### Table of Contents

## 2021 Session 3 : Extremal and Algorithmic Aspects of Partition Functions

Algorithmic aspects of partition functions includes finding fast algorithms for counting combinatorial objects e.g. independent sets, matchings, colourings, and more generally approximately evaluating of their generating functions e.g. independence polynomial, matching polynomial, chromatic/Tutte polynomials /Potts model. This could include using Markov chain techniques, correlation decay, the use of zero-free regions, cluster expansion, etc.

On the extremal side one is interested in maximising or minimising the polynomials above for various graph classes. Special cases of this would include questions of finding the graph(s) that maximise/minimise e.g. the number of independent sets / matchings / proper colourings amongst graphs of a certain type, e.g. n-vertex d-regular graphs.

The aim of the workshop is to introduce participants to some of the available problems and techniques in this exciting area of research, to see connections between them, and to have fun working on some open problems together.

### Organisers

### Workshop dates

17-21 May 2021

### Confirmed participants (updated 12 May)

- Viresh Patel (organiser)
- Guus Regts (organiser)

- Alexander Barvinok*
- Yufei Zhao*
- Will Perkins*
- Jason Brown*
- Andreas Galanis*
- Ewan Davies
- Matthew Jenssen
- Péter Csikvári
- Mohan Ravichandran
- Heng Guo
- Ferenc Bencs
- David de Boer
- Pjotr Buys
- Jeroen Huijben
- Mehmet Akif Yildiz
- Tobias Müller
- Vilhelm Agdur
- Allan Lo
- Ashwin Sah
- Mehtaab Sawhney
- Cynthia Stoner
- Dingding Dong
- Nitya Mani
- Krystal Guo
- Jiaheng Wang
- Giorgos Mousa

*denotes speaker

Registration details: contact organisers by email expressing your interest and mention whether you would like to submit an open problem. By signing up, one commits to an active involvement in the meeting's activities, roughly 3 or 4 hours per day. There may be a cap on the number of participants.

Registration deadline: Wednesday 12 May

### Open problems

Submission details: see above

Submission deadline: Wednesday 12 May

### Schedule (all times European)

1. Monday, 17 May a. Welcome (14:55) b. Talk (15:00-15:45 Barvinok) c. Open problem session/group formation (16:00-) 2. Tuesday, 18 May a. Open working sessions b. Talk (15:00-15:45 Zhao) c. Coffee break in gather.town (after talk) 3. Wednesday, 19 May a. Open working sessions b. Talk (15:00-15:45 Perkins) c. Progress reports (16:00) d. Social event in gather.town/zoom (organised by David de Boer) 4. Thursday, 20 May a. Open working sessions b. Talk (15:00-15:45 Brown) c. Coffee break in gather.town (after talk) 5. Friday, 21 May a. Talk (15:00-15:45 Galanis) b. Progress reports/Remaining open problems (16:00-) c. Closing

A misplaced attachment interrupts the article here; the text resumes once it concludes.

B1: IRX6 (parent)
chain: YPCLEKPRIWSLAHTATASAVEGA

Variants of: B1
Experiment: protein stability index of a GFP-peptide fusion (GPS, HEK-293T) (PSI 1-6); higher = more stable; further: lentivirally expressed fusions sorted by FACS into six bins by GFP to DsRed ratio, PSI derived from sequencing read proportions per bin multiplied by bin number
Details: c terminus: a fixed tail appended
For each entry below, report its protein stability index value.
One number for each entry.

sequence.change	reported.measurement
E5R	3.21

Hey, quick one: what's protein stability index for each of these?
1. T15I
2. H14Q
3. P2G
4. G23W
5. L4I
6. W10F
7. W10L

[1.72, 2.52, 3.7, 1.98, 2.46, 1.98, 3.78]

The zoom room for talks: https://uva-live.zoom.us/j/87839343064?pwd=M25UNmhwcnd4NURXRkI0Q09MWWdEUT09

### Talks

#### Alexander Barvinok: Computing partition functions by interpolation

This is a brief overview of how to compute partition functions (combinatorially defined polynomials) by interpolation. As examples, we will consider permanents of complex matrices and matching polynomials of graphs.

#### Yufei Zhao: Extremal regular graphs: independent sets, colorings, and graph homomorphisms

I will survey some problems, results, and techniques concerning tight upper bounds on the number of independent sets, proper q-colorings, and, more generally, graph homomorphisms, specifically problems of the following form: fix d and a (weighted) graph H, which d-regular graph G maximizes hom(G, H)^{1/v(G)}?

#### Will Perkins: Polymer models in statistical physics, combinatorics, and algorithms

I will introduce abstract polymer models (as introduced by Kotecky and Preiss) and describe how they can be used to analyze low-temperature statistical physics models by changing perspective from a spin system at low temperature to a dilute polymer system. I will mention applications including proving zero-freeness results for polynomials, describing low temperature phase diagrams, and combinatorial and algorithmic enumeration.

#### Jason Brown: Independence Polynomials and Their Roots

Independence polynomials are generating functions for the number of independent sets of each cardinality in a graph G. In addition to encoding useful information about the graph (such as the number of vertices, the number of edges and the independence number), the analytic and algebraic properties can say much about the shape and inter-dependence of the coefficients. In this talk we focus on the nature and location of the roots of such polynomials, and even cross paths with a fractal or two! This research is joint with Ben Cameron, Iain Beaton, Karl Dilcher and Richard Nowakowski.

#### Andreas Galanis: Hardness of Partition Functions via Complex Dynamics

In this talk, we will review recent approaches to study the approximability of partition functions in the complex plane, using ideas from complex dynamics. We will focus mainly on the hard-core and Ising models, and discuss how these techniques have recently been applied to obtain strong inapproximability results for computing averages on the real line, such as the average size of independent sets or the mean magnetization in the Ising model.